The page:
Construction of a prognostic signature based on LLPS-related hub genes

To identify the LLPS-related hub genes, WGCNA analysis was performed with the transcriptome data of 225 prognostic LLPS-related DEGs. We selected 2 as the optimal soft-thresholding power based on the standard scale-free model fitting index R2 (Additional file 3: Fig. S3A). Then, a total of 10 gene modules were obtained. Based on the previous findings, there were similarities in terms of survival, genomic alteration and immune characteristic between LS1 and LS4, also between LS2 and LS3. Thus, LS1 and LS4, and LS2 and LS3, were merged together, respectively. Among these 10 models, the brown module containing 26 genes exhibited the highest correlation with LS1 and LS4, and the green module containing 17 genes showed the highest correlation with LS2 and LS3 (Fig. 6A, B). Then, the genes in these two models were deemed as LLPS-related hub genes, and were picked for subsequent analyses. Fig. S3B and C (see Additional file 3) showed the top 10 enriched GO terms and KEGG pathways for the genes of the green and brown modules. As shown in the interaction networks, there were 15 genes and 11 edges in the green module, and 22 genes and 92 edges in the brown module with a threshold weight > 0.15 (Additional file 3: Fig. S3D, E).

Fig. 6
figure 6

Construction of a LLPS-related prognostic signature for LGG patients. A Gene dendrogram and module colors. B Correlations of 10 modules with LLPS subtypes. The green model and brown model were selected and highlighted with red box. C LASSO regression analysis with minimal lambda value. D LASSO coefficients of selected LLPS-related genes. EI The Kaplan–Meier survival curves of LPRS in TCGA, CGGA-mRNAseq_693, CGGA-mRNAseq_325, CGGA-mRNA-arry_301 and Rembrandt cohorts. J Meta-analysis with random-effects showed a pooled hazard ratio (HR) of LPRS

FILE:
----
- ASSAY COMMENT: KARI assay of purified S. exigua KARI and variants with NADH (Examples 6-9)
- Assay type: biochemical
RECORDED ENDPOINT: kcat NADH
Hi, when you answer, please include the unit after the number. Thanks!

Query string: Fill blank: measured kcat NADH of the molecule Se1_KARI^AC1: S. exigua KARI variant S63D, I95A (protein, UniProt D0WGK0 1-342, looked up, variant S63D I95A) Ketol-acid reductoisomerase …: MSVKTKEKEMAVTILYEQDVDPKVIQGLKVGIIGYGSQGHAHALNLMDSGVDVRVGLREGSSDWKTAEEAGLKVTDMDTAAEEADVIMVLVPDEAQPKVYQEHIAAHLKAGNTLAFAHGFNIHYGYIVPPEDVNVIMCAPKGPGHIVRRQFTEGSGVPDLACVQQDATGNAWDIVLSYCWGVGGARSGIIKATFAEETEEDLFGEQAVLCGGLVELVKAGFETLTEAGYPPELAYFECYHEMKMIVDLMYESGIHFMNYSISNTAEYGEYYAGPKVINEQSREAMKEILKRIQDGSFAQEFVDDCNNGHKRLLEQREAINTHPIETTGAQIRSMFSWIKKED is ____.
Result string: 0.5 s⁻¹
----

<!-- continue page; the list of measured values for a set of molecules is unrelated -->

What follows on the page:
Next, these forty-three LLPS-related hub genes were incorporated into the LASSO Cox regression in the TCGA cohort, twelve of which stood out for the construction of a LLPS-related prognostic signature (Additional file 3: Fig. S3F and Fig. 6C). Figure 6D exhibited the LASSO coefficients of each selected gene in this signature. There were nine protective genes and three risky genes for survival outcomes. The K-M survival curves of these 12 selected genes were shown in Fig. S4 (see Additional file 4). Then, the LPRS of each LGG patient was calculated by summing the product of the expression levels of each selected LLPS-related hub gene and corresponding LASSO coefficients. The median LPRS was used to stratify patients into high-LPRS and low-LPRS subgroups. As shown in the K-M survival curves, high-LPRS patients exhibited worse OS in TCGA cohort (Fig. 6E). Consistent results were obtained in other four independent cohorts (Fig. 6F–I). Additionally, the high accuracy of LPRS in predicting 1-, 3- and 5-year OS was confirmed by the ROC curves (Additional file 5: Fig. S5A). According to the univariate and multivariate Cox regression analyses, LPRS was an independent prognostic indicator for OS in all cohorts (Additional file 5: Fig. S5B). Further, meta-analysis was performed, and revealed that the overall pooled HR of LPRS was 1.91 (95% CI = 1.39–2.63; Fig. 6J).

Correlation of LPRS with clinicopathological features, genomic alterations and TIME patterns